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Next Cities Attract Innovative Youth

Posted by: Mark Marich on June 19, 2009 Source: Policy Dialogue on Entrepreneurship

What does it take for a city to attract young professionals? Next Generation Consulting asked just this in compiling its "Next Cities" rankings of the best places to live and work for young professionals (defined as 20-40 year olds).

“Simply being the cheapest place to live, or the city with the mostjobs is not a long-term workforce strategy,” says NGCs founder, RebeccaRyan. Although jobs are important, Ryan says, “The next generation isvery savvy about choosing where they’ll live. They look carefully atquality of life factors like how much time they’re going to spend intraffic commuting, if they can live near a park or hike-and-bike trail,and whether a city’s downtown stays awake after five.”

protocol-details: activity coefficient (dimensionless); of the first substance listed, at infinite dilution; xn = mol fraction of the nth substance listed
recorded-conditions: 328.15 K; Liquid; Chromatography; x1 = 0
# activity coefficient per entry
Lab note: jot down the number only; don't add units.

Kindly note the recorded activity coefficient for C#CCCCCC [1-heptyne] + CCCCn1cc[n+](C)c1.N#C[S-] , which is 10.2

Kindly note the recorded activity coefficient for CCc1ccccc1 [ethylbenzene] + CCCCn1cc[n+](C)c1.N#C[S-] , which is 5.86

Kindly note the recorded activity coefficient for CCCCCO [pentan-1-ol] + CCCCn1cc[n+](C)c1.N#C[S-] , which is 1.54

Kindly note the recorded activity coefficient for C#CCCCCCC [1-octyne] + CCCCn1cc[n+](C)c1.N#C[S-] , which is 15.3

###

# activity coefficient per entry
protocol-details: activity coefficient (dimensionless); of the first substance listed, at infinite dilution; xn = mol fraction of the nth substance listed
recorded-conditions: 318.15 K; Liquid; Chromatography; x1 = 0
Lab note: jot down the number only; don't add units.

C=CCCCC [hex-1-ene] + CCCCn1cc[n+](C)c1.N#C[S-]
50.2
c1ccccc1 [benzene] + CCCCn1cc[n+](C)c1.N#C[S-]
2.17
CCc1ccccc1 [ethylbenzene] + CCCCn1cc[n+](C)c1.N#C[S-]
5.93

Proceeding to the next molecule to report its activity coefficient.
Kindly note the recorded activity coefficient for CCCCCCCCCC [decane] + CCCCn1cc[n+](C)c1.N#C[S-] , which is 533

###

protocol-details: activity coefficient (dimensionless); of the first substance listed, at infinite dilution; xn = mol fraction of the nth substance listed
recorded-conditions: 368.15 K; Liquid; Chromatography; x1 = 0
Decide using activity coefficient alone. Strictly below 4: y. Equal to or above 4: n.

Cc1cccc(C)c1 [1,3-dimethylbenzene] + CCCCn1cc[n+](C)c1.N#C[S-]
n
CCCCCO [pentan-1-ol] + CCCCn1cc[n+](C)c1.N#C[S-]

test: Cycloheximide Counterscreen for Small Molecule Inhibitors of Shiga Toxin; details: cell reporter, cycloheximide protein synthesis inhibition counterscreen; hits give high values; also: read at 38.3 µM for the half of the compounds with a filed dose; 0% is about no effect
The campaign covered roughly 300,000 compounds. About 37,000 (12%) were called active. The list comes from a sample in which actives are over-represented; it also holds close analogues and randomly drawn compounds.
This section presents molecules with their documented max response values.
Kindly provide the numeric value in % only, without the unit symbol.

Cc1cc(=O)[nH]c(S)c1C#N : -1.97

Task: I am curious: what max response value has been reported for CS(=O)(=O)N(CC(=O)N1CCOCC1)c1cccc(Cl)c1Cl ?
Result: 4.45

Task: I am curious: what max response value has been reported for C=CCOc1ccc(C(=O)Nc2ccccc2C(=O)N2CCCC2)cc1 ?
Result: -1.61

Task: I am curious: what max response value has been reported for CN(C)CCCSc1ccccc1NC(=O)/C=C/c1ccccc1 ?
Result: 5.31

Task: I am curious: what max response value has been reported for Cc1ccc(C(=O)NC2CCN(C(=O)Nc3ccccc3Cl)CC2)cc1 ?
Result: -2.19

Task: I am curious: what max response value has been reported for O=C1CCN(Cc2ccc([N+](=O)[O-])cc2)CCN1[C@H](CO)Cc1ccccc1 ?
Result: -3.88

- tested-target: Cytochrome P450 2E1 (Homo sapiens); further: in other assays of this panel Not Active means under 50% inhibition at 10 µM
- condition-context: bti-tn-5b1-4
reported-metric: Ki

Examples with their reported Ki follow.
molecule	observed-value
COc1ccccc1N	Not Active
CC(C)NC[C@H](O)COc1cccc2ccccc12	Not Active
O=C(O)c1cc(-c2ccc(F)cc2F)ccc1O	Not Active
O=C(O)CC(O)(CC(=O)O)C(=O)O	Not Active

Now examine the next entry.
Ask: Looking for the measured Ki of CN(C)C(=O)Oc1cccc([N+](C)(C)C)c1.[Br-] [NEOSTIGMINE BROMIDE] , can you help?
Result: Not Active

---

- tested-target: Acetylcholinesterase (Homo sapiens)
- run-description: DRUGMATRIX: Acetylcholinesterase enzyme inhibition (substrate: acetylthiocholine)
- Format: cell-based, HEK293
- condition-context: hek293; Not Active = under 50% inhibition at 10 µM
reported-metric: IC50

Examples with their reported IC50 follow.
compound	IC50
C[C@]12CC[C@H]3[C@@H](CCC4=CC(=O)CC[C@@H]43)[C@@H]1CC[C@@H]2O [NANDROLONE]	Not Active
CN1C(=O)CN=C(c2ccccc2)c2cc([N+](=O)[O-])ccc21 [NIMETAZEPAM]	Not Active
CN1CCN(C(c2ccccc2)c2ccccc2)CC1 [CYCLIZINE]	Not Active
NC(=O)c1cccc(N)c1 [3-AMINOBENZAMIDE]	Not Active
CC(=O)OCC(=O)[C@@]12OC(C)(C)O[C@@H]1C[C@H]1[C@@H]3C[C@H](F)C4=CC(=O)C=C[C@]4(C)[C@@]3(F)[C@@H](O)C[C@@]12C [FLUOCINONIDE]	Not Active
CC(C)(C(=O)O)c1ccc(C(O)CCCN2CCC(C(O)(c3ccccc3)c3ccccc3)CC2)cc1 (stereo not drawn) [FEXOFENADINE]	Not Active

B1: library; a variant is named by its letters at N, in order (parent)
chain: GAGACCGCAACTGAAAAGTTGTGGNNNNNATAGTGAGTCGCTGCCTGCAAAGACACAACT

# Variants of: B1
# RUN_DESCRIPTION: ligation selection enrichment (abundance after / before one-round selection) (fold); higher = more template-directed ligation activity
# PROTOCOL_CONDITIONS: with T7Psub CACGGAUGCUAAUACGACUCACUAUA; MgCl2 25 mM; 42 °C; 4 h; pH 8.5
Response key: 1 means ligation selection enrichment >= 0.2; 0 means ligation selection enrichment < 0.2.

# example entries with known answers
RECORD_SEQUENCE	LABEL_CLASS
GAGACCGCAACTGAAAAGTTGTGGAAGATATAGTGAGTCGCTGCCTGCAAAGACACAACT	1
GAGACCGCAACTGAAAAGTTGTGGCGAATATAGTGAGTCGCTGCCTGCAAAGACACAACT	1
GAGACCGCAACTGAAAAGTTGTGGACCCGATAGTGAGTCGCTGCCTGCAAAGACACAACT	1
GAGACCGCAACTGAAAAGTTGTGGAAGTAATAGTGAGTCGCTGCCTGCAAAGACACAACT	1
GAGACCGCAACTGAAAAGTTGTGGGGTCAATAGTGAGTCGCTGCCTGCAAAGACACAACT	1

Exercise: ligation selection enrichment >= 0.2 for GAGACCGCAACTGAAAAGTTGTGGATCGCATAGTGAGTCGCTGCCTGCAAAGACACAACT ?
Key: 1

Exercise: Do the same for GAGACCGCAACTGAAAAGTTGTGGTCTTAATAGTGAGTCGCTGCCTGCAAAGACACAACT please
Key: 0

Sound like Richard Florida's Creative Class? Absolutely. NGC studied the residential and relocation patterns of 20-40 years olds since 1998 and based its ranking--for all U.S. cities with more than 100,000 residents--on seven criteria: Earning, Learning, Vitality, Around Town, After Hours, Cost of Lifestyle and Social Capital.

So which cities come out on top for each population group?

Population = 500,000+

1.  San Francisco
2.  Seattle
3.  Boston
4.  Washington, DC
5.  Denver
6.  Austin
7.  Baltimore
8.  Portland
9.  New York City
10.  Columbus

200,000 - 500,000

1.  Madison, Wisconsin
2.  Minneapolis, Minnesota
3.  Colorado Springs, Colorado
4.  Atlanta, Georgia
5.  St. Paul, Minnesota
6.  Omaha, Nebraska
7.  Cincinnati, Ohio
8.  Boise, Idaho
9.  Durham, North Carolina
10.  New Orleans, Louisiana

100,00 - 200,000

1.  Fort Collins, Colorado
2.  Charleston, South Carolina
3.  Eugene, Oregon
4.  Cedar Rapids, Iowa
5.  Springfield, Illinois
6.  Cary, North Carolina
7.  Ann Arbor, Michigan
8.  Sioux Falls, South Dakota
9.  Pueblo, Colorado
10.  Gainesville, Florida

Category:  General  Tags:  san francisco, seattle, boston, washington dc, denver

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